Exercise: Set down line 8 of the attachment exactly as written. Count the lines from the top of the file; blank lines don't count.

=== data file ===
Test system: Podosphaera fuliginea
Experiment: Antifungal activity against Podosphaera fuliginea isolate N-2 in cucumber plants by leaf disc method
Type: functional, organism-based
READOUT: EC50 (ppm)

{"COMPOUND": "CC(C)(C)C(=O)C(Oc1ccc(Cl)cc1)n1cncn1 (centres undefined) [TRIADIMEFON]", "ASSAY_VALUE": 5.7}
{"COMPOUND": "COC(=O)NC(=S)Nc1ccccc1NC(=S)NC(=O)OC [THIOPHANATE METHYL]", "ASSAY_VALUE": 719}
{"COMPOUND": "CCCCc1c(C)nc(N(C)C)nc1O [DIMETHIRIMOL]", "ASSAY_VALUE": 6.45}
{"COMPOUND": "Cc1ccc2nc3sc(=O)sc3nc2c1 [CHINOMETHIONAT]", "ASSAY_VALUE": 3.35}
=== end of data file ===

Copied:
{"COMPOUND": "Cc1ccc2nc3sc(=O)sc3nc2c1 [CHINOMETHIONAT]", "ASSAY_VALUE": 3.35}